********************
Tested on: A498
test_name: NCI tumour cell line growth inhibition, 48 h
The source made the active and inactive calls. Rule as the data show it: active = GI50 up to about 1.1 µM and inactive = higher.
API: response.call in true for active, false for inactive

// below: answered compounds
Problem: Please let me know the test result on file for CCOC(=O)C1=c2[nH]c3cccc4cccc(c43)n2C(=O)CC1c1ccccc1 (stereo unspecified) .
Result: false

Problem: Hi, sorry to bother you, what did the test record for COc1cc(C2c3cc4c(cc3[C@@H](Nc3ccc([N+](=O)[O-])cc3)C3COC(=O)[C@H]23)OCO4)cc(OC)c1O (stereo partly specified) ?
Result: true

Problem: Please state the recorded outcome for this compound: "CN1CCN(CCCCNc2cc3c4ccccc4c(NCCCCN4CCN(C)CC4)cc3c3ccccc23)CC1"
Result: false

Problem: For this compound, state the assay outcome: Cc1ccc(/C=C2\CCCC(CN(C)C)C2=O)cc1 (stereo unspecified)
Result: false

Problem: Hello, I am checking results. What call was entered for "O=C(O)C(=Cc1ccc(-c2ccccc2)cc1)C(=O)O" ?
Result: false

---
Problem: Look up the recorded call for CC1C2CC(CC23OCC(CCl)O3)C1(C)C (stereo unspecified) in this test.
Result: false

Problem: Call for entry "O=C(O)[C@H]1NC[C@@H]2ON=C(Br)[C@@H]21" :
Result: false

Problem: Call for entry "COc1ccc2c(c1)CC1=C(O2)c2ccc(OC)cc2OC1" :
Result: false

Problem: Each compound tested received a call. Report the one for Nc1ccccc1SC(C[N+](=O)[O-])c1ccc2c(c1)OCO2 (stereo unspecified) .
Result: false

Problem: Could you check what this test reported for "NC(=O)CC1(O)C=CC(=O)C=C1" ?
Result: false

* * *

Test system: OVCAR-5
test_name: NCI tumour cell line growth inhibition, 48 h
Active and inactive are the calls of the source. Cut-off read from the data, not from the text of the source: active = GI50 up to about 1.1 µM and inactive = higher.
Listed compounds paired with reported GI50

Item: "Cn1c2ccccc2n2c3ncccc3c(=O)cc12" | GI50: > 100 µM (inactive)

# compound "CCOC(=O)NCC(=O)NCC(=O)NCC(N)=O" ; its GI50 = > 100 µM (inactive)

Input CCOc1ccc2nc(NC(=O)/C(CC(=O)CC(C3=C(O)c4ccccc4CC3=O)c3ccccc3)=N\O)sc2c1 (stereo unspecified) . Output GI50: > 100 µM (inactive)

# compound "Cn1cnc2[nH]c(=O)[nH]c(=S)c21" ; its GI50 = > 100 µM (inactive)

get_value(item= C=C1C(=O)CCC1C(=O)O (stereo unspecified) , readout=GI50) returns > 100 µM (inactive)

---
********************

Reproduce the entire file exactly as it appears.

Tested on: A498
test_name: NCI tumour cell line growth inhibition, 48 h
The source made the active and inactive calls. Rule as the data show it: active = GI50 up to about 1.1 µM and inactive = higher.
API: response.call in true for active, false for inactive

// below: answered compounds
Problem: Please let me know the test result on file for CCOC(=O)C1=c2[nH]c3cccc4cccc(c43)n2C(=O)CC1c1ccccc1 (stereo unspecified) .
Result: false

Problem: Hi, sorry to bother you, what did the test record for COc1cc(C2c3cc4c(cc3[C@@H](Nc3ccc([N+](=O)[O-])cc3)C3COC(=O)[C@H]23)OCO4)cc(OC)c1O (stereo partly specified) ?
Result: true

Problem: Please state the recorded outcome for this compound: "CN1CCN(CCCCNc2cc3c4ccccc4c(NCCCCN4CCN(C)CC4)cc3c3ccccc23)CC1"
Result: false

Problem: For this compound, state the assay outcome: Cc1ccc(/C=C2\CCCC(CN(C)C)C2=O)cc1 (stereo unspecified)
Result: false

Problem: Hello, I am checking results. What call was entered for "O=C(O)C(=Cc1ccc(-c2ccccc2)cc1)C(=O)O" ?
Result: false

---
Problem: Look up the recorded call for CC1C2CC(CC23OCC(CCl)O3)C1(C)C (stereo unspecified) in this test.
Result: false

Problem: Call for entry "O=C(O)[C@H]1NC[C@@H]2ON=C(Br)[C@@H]21" :
Result: false

Problem: Call for entry "COc1ccc2c(c1)CC1=C(O2)c2ccc(OC)cc2OC1" :
Result: false

Problem: Each compound tested received a call. Report the one for Nc1ccccc1SC(C[N+](=O)[O-])c1ccc2c(c1)OCO2 (stereo unspecified) .
Result: false

Problem: Could you check what this test reported for "NC(=O)CC1(O)C=CC(=O)C=C1" ?
Result: false

* * *

Test system: OVCAR-5
test_name: NCI tumour cell line growth inhibition, 48 h
Active and inactive are the calls of the source. Cut-off read from the data, not from the text of the source: active = GI50 up to about 1.1 µM and inactive = higher.
Listed compounds paired with reported GI50

Item: "Cn1c2ccccc2n2c3ncccc3c(=O)cc12" | GI50: > 100 µM (inactive)

# compound "CCOC(=O)NCC(=O)NCC(=O)NCC(N)=O" ; its GI50 = > 100 µM (inactive)

Input CCOc1ccc2nc(NC(=O)/C(CC(=O)CC(C3=C(O)c4ccccc4CC3=O)c3ccccc3)=N\O)sc2c1 (stereo unspecified) . Output GI50: > 100 µM (inactive)

# compound "Cn1cnc2[nH]c(=O)[nH]c(=S)c21" ; its GI50 = > 100 µM (inactive)

get_value(item= C=C1C(=O)CCC1C(=O)O (stereo unspecified) , readout=GI50) returns > 100 µM (inactive)

---